The Growing Sub-Culture Of Muscle Car Restoration

For almost a century now muscle car restoration has been a popular and ever-expanding industry. These challenging projects of restoring old automobiles are often undertaken by highly skilled workers. The mechanics are often specifically trained in for certain aspect like body detailing, drive train repair, axle and wheel maintenance and so on.

Some of the earliest automotive modifications came from rum runners and bootleggers that operated during Prohibition. However the first restorations done purely for racing came in the latter half of the 1930s. The earliest racing venues were in Southern California, in dry lake beds just outside LA. Following World War II, the sport’s popularity expanded tremendously. Since a large percentage of the young veterans had received extensive technical training, they were quite competent mechanics, and often their ingenuity was honed by the tough conditions of combat. Theirs was the first generation to appreciate and widely use older automobiles for restoration and racing, including early Fords, Comets and Porters.

Among the most common changes to these cars were the removal any ‘unnecessary parts’ that added unwanted weight, such as bumpers, hoods, fenders and even windshields. The engines were either upgraded or completely taken out and replaced with more powerful, faster and lighter equipment. The wheels were replaced by superior models that were easier to steer and advances in rubber manufacturing provided greater traction from newer tires.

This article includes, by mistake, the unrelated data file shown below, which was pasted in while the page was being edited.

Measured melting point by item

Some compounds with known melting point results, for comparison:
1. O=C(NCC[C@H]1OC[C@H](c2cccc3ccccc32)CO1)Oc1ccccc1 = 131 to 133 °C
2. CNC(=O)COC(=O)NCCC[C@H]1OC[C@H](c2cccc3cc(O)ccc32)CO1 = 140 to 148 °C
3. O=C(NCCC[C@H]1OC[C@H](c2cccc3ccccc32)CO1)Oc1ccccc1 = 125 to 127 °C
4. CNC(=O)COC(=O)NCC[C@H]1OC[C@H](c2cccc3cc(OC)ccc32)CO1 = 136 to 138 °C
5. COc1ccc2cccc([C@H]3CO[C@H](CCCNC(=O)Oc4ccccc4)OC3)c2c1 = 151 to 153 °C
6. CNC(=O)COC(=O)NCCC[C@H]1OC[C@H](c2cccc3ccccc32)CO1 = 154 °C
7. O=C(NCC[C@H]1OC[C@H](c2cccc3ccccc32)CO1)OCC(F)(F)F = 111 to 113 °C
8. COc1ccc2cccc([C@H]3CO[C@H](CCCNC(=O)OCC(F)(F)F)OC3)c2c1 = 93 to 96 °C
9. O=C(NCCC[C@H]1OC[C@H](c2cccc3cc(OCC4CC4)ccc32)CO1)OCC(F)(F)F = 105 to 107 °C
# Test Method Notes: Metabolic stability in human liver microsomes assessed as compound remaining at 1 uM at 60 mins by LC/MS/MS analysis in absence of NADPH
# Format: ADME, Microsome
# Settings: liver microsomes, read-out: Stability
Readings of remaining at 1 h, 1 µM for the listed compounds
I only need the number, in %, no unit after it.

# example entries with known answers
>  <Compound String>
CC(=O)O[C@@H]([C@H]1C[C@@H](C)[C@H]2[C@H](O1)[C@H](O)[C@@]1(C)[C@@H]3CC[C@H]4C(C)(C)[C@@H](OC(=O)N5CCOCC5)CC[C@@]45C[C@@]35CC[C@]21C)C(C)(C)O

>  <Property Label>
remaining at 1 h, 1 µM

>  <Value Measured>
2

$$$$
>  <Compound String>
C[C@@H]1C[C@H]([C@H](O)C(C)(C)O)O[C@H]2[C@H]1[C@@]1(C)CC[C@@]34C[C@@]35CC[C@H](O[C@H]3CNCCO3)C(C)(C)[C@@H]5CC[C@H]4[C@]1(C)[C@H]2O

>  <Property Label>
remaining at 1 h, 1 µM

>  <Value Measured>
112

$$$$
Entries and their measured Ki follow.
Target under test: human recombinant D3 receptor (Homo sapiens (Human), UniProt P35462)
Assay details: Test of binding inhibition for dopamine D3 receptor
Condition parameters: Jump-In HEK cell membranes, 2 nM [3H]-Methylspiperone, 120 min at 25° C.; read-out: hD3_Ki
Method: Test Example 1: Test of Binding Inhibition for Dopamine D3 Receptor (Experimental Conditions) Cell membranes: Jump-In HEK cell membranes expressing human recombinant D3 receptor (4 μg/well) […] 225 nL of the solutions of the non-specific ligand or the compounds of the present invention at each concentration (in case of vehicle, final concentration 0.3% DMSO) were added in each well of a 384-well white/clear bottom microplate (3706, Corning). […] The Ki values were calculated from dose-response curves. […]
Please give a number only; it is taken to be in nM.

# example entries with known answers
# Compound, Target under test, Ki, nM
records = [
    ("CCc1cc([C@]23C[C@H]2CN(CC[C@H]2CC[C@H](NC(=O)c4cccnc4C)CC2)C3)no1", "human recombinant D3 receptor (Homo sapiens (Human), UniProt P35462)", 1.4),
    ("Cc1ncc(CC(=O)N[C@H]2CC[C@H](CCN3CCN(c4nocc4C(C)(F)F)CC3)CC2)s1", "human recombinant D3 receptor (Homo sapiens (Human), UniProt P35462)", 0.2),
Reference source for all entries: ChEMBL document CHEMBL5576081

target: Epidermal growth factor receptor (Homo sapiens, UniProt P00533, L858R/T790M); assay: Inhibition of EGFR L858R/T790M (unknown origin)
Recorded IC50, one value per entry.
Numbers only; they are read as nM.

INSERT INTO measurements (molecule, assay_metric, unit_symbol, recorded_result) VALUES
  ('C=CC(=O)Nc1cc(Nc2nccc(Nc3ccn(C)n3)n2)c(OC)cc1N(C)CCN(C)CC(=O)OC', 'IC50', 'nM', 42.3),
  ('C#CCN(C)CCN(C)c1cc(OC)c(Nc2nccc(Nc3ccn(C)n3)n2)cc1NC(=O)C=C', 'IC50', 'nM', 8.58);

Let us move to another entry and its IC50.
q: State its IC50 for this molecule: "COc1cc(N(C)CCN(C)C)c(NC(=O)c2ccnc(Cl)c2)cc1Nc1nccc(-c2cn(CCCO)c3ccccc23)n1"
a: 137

During 1950 and 60s, customized car racing became a truly national phenomenon. Every teenager wanted a muscle car of their own and in many places there were regular cruising nights where people would drive around to show off their latest upgrades and paint jobs. This culture was later featured in the popular movie ‘American Grafitti’. Even the federal government, perhaps surprisingly today, got involved and opened venues across the country for the emerging sport. Racers invited to use the military’s abandoned obsolete airstrips for gatherings, shows and competitions. The generally straight layout of runways helped to advance the sport of drag racing too.

When talking about the contemporary muscle car restoration scene, people can be divided into two separate categories, the hot rodders and the street rodders. Members of the first group are dedicated to using original, vintage equipment. These purists will often scour junk yards and similar locations for parts to salvage from abandoned vehicles. When the piece they need isn’t found there, they buy what is called new old stock, which is made to mimic with the specifications of the original equipment. In contrast, the street rodders are happy to use modern equipment to get the most out of their favorite vehicles.

The modern community of muscle cars is no longer limited the the USA. You can find muscle car restoration teams from many countries around the globe, however the heart of it all is still considered to be Southern California. Now all muscle cars are restored to be not only powerful and fast, but visually appealing as well. After more than eighty years, muscle car restoration continues to rise as both a legitimate career and as a fascinating hobby for many enthusiasts.

If you’re living near Los Angeles and are searching for classic auto restoration garage in the Lomita area visit www.BraunsAutomotive.com for quality auto resotration work. Their team of technicians has over thirty years of experience refurbishing many types of autos such as Mustangs, Chevelles, and other types of vintage cars and trucks. Contact them today for more information.

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